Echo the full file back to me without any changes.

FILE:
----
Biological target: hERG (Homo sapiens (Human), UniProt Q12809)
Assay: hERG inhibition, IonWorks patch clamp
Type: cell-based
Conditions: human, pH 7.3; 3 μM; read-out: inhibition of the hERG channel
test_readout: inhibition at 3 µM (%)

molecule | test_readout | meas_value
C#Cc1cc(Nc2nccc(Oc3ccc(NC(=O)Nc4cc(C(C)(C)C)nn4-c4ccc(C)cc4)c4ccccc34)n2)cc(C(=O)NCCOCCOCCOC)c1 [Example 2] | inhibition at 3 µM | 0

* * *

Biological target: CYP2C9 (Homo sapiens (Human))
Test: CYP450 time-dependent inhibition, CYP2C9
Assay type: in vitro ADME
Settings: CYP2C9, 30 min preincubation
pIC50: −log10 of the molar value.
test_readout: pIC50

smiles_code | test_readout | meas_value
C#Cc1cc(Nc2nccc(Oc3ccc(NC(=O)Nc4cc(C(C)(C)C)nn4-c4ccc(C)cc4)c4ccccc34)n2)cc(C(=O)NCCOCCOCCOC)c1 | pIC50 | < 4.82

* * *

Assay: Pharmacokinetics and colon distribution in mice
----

Biological target: hERG (Homo sapiens (Human), UniProt Q12809)
Assay: hERG inhibition, IonWorks patch clamp
Type: cell-based
Conditions: human, pH 7.3; 3 μM; read-out: inhibition of the hERG channel
test_readout: inhibition at 3 µM (%)

molecule | test_readout | meas_value
C#Cc1cc(Nc2nccc(Oc3ccc(NC(=O)Nc4cc(C(C)(C)C)nn4-c4ccc(C)cc4)c4ccccc34)n2)cc(C(=O)NCCOCCOCCOC)c1 [Example 2] | inhibition at 3 µM | 0

* * *

Biological target: CYP2C9 (Homo sapiens (Human))
Test: CYP450 time-dependent inhibition, CYP2C9
Assay type: in vitro ADME
Settings: CYP2C9, 30 min preincubation
pIC50: −log10 of the molar value.
test_readout: pIC50

smiles_code | test_readout | meas_value
C#Cc1cc(Nc2nccc(Oc3ccc(NC(=O)Nc4cc(C(C)(C)C)nn4-c4ccc(C)cc4)c4ccccc34)n2)cc(C(=O)NCCOCCOCCOC)c1 | pIC50 | < 4.82

* * *

Assay: Pharmacokinetics and colon distribution in mice